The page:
Artopia: February 2006 Archives
Andrea Zittel: Escape Vehicle
"Sometimes if you can't change a situation, you just have to change the way you think about a situation."
The Things I Know for Sure, Andrea Zittel.
'Please Do Not Touch or Enter Artwork' (Sign at the New Museum)
A-Z Administrative Services,Andrea Zittel'scorporate "identity," equals assumptions-must-always-be-challenged. A naïve definition of art insists that it must be divorced from use. The aesthetic, a term first used mid-18th century, is seen as opposed to the utilitarian. On the other hand, any serious look at art history, preferablyglobal -- but even a limited Western survey -- will produce a majority of artworks that have served some purpose along with visual delectation: practical, religious, political or even educational. Ranking objects by or through function is power- and class-based. Is art used as religious or corporate propaganda -- or investment -- automatically better than art you might eat off or sit on? To put a finer edge on the no longer viable debate, what we really need to know is that the aesthetic and utilitarian are not mutually exclusive characteristics or functions of art. Even in the last century,as the Arts and Crafts Movement evolved into Bauhaus and Constructivist imperatives (and then into we now call design), the utilitarian was not entirely excluded from the modernist canon. Do we not honor Gerrit Rietveld? Le Corbusier? Charles and Ray Eames? And Isamu Noguchi wearing his design hat? Was it such a large step for Scott Burton to propose sculpture as furniture?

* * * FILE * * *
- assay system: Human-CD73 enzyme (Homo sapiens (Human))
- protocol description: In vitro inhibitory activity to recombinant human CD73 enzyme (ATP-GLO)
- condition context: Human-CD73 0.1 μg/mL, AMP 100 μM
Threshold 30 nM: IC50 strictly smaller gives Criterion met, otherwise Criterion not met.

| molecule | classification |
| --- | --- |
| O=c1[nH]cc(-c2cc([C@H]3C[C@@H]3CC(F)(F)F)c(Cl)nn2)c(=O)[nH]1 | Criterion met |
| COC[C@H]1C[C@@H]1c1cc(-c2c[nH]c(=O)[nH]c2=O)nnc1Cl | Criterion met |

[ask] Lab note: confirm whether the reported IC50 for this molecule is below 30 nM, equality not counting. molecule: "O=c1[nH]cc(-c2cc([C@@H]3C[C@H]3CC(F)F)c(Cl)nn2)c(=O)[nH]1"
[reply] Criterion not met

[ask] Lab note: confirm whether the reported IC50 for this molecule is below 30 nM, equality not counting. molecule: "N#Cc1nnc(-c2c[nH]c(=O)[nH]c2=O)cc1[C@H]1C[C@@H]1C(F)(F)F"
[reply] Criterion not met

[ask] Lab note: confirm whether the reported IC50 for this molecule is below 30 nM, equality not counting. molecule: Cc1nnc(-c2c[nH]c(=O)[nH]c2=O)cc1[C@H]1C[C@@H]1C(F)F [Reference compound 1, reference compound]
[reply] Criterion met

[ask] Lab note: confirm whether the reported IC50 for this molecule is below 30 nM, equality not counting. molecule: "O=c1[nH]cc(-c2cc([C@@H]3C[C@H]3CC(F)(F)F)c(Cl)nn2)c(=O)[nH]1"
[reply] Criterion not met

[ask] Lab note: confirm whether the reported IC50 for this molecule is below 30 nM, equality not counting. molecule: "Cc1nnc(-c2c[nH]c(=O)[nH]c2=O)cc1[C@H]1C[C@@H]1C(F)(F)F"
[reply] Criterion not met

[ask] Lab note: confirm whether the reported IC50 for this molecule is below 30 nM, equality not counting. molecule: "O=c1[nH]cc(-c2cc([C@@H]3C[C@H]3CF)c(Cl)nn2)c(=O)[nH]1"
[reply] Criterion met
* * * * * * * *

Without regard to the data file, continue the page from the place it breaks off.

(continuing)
Burton is the immediate precedent for Zittel, whose first "comprehensive survey" is now at the New Museum/Chelsea, (556 West 22nd Street, to May 27). I guess we are no longer allowed to say "retrospective" for a survey of work by an artist under 90. Zittel was born in 1965. The superstition (de Kooning had it) that takes the form of the curse-of-the-retrospective can be expressed as: once they see what you have been up to, it's all over -- the "they" meaning critics, collectors, and other artists. Zittel need not worry (although I don't think exhibition terminology is one of her concerns). She equips herself well. Unlike too many artists who have had "surveys" and after showing their true colors tank, Zittel looks better here than in any single gallery show of hers you may have seen. Is it editing or timing?
Cautionary tales about inflated reputations can be assembled at will. Suffice it to say that even critics and curators fade. But, in Teddy Roosevelt's famous phrase, let's not go there.
Enough art has already been destroyed by "theory" and covert commercial or academic agendas.